Rules of Dating
This one really surprised me.

Maybe because I thought it was just another romantic comedy. The cover on the DVD looks that way, most of the blurbs I’ve seen say that it is – but it is not.

It’s a romantic drama with quite a serious story to tell.

Lee Yoo-rim (Hae-il Park) is a teacher. When the new student teachers arrive, he is teamed up with Choi Hong (Hye-jeong Kang), to whom he is immediately attracted, even though she is 27 – a year older than him (and that’s a big deal in Korean society).

He asks her straight out to have sex with him, telling her that he does not believe in love – even though he has had a girlfriend for the last six years. Hong is about to marry her doctor boyfriend in a month, but Yoo-rim does not care – he just wants to have sex!

He keeps trying to persuade her, and even tries to force himself unto her. When it comes down to it she seems slightly interested in a passive kind of way. He seems very immature about women and their feelings, he just seems to care about his own needs – in a typical male fashion?

Of course they have sex. They start to talk, and we learn why Hong acts as she does. And then things escalate. Actions, reactions, feelings and we’re off to the races.

This is director Han Jae-rim’s first film, and I liked it a lot. It shows that even though things are changing in Korea, it is still a more male dominated society than most western European countries.

Like most men Yoo-rim does not understand the pressure that even a smart and resourceful Korean woman is put under from a chauvinistic cheating Korean man – how her surroundings almost automatically put the blame on her, and how she has to bear all the consequences.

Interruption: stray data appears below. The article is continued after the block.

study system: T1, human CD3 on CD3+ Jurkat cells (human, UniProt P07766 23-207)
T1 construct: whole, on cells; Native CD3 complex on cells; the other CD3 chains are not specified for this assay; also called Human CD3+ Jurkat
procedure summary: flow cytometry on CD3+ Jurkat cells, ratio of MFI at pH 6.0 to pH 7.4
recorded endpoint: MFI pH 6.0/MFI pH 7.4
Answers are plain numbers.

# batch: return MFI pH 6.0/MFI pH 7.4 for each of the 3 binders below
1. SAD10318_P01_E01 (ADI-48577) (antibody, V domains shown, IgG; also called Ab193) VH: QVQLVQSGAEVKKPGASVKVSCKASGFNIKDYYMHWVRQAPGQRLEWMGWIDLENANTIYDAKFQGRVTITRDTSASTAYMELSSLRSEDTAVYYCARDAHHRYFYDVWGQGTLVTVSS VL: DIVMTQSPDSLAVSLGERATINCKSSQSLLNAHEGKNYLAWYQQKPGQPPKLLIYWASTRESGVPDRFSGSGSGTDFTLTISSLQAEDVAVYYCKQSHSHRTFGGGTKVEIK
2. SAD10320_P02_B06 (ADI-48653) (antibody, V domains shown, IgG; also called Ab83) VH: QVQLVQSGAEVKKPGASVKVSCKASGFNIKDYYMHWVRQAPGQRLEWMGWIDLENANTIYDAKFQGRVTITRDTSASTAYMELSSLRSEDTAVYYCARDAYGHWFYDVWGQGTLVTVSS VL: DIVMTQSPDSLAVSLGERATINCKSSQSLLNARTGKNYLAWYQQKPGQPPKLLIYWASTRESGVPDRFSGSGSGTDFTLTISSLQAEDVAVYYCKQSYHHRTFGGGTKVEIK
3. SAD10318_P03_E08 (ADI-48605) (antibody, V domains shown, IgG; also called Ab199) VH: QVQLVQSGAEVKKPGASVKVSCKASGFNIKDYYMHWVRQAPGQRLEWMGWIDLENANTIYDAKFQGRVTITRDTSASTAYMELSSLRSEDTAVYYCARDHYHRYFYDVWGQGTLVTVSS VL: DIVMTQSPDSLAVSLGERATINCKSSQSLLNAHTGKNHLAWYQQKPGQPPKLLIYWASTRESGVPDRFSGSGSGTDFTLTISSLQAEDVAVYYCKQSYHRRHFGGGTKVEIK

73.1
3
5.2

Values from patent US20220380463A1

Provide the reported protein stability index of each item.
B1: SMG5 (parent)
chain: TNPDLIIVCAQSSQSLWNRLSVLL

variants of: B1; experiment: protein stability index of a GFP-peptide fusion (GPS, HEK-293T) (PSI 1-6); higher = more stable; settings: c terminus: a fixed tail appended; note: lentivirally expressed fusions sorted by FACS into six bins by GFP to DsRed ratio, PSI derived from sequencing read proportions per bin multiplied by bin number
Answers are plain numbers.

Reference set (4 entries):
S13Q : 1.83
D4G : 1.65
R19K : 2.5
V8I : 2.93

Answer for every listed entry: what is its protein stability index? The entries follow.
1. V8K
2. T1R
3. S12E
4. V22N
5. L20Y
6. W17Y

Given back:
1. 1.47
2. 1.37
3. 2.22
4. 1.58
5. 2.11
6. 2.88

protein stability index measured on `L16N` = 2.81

Her solution to this is clever and does not seem contrived, but arises naturally from her situation. If a man cannot emphasize with a woman’s plight – put him in a similar situation, and suddenly he understands things a lot better!

So why was this marketed as a romantic comedy? I have no idea. Maybe someone who knows more about Korean society can tell me? “Rules of Dating” certainly has romance, it is very honest about sex, but to me the comedy aspect just was not there. And it should not be – it is not a comedy at all.

That does not mean that the film has no humor or is very dogmatic about getting it’s message through. It is both warm and alive and especially Kang Hye-jeong is doing a terrific job. She tells Choi Hong’s story so well that any man will have a hard time tearing his eyes away from her beautiful face – even in the sex scenes!

I don’t know if the English title “Rules of Dating” is an adequate translation (I tend to think it’s another aspect of the romantic comedy marketing ploy), but the film pokes at a lot of sore spots in male behavior without trying to preach and it shows a lot of heart doing it.

Here in Scandinavia we like to think that we have come a bit farther in creating equal standards for both sexes than the picture this film draws of Korean society – but we haven’t come so far that we will leave the theatre completely unscathed.

Go and watch “Rules of Dating” – it’s a good film.
Uffe Stegmann
September 18, 2005

Original Title
Yeonae-ui mokjeok
South Korea
Jae-rim Han
Hye-jeong Kang
- Welcome to Dongmakgol (2005)
- Antarctic Journal (2005)
- Three…Extremes (“Cut”)(2005)
- Oldboy (2003)
- Nabi (2001)
Hae-il Park
- My Mother the Mermaid (2004)
- Memories of Murder (2003)
- Scent of Chrysanthemums (2003)
- Jealousy is my Middle Name (2002)
- Who are you? (2002)
- Waikiki Brothers (2001)
DVD Availability
Available on DVD from YesAsia: